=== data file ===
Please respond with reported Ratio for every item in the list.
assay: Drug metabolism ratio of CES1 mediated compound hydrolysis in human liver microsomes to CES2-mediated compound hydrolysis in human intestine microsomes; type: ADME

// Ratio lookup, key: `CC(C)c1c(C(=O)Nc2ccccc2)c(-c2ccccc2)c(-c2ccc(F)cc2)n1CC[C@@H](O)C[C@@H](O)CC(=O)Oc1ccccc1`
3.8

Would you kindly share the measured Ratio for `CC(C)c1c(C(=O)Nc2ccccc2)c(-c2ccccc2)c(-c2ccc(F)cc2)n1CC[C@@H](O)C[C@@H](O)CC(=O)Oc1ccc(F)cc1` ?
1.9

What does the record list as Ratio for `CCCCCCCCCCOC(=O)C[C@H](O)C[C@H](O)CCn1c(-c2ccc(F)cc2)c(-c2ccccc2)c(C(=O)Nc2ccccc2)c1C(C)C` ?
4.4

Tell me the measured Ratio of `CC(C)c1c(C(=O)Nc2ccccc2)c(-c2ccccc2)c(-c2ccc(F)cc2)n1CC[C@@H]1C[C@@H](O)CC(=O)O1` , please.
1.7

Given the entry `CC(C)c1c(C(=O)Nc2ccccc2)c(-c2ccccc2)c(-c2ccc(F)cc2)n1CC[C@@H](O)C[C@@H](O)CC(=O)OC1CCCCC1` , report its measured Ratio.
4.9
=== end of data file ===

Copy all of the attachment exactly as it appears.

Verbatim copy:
Please respond with reported Ratio for every item in the list.
assay: Drug metabolism ratio of CES1 mediated compound hydrolysis in human liver microsomes to CES2-mediated compound hydrolysis in human intestine microsomes; type: ADME

// Ratio lookup, key: `CC(C)c1c(C(=O)Nc2ccccc2)c(-c2ccccc2)c(-c2ccc(F)cc2)n1CC[C@@H](O)C[C@@H](O)CC(=O)Oc1ccccc1`
3.8

Would you kindly share the measured Ratio for `CC(C)c1c(C(=O)Nc2ccccc2)c(-c2ccccc2)c(-c2ccc(F)cc2)n1CC[C@@H](O)C[C@@H](O)CC(=O)Oc1ccc(F)cc1` ?
1.9

What does the record list as Ratio for `CCCCCCCCCCOC(=O)C[C@H](O)C[C@H](O)CCn1c(-c2ccc(F)cc2)c(-c2ccccc2)c(C(=O)Nc2ccccc2)c1C(C)C` ?
4.4

Tell me the measured Ratio of `CC(C)c1c(C(=O)Nc2ccccc2)c(-c2ccccc2)c(-c2ccc(F)cc2)n1CC[C@@H]1C[C@@H](O)CC(=O)O1` , please.
1.7

Given the entry `CC(C)c1c(C(=O)Nc2ccccc2)c(-c2ccccc2)c(-c2ccc(F)cc2)n1CC[C@@H](O)C[C@@H](O)CC(=O)OC1CCCCC1` , report its measured Ratio.
4.9